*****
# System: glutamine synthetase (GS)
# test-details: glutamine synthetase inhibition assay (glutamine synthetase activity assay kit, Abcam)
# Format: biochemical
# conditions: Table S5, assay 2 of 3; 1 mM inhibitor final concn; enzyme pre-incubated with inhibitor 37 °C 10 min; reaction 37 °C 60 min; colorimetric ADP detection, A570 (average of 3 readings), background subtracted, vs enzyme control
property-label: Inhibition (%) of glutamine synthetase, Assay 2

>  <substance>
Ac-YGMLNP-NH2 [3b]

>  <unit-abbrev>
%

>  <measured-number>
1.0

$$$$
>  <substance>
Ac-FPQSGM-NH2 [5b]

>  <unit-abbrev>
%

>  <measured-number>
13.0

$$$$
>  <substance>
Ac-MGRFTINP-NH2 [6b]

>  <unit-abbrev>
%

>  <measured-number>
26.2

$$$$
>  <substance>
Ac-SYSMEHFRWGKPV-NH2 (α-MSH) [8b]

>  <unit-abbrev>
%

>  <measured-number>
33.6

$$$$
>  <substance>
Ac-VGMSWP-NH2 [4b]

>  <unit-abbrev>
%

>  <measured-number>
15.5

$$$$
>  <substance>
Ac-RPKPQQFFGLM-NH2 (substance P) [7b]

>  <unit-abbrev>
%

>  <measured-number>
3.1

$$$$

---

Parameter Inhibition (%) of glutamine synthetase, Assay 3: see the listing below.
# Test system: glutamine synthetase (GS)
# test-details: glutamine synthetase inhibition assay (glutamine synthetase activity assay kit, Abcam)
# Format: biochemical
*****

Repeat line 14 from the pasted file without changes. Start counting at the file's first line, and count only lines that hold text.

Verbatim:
Ac-FPQSGM-NH2 [5b]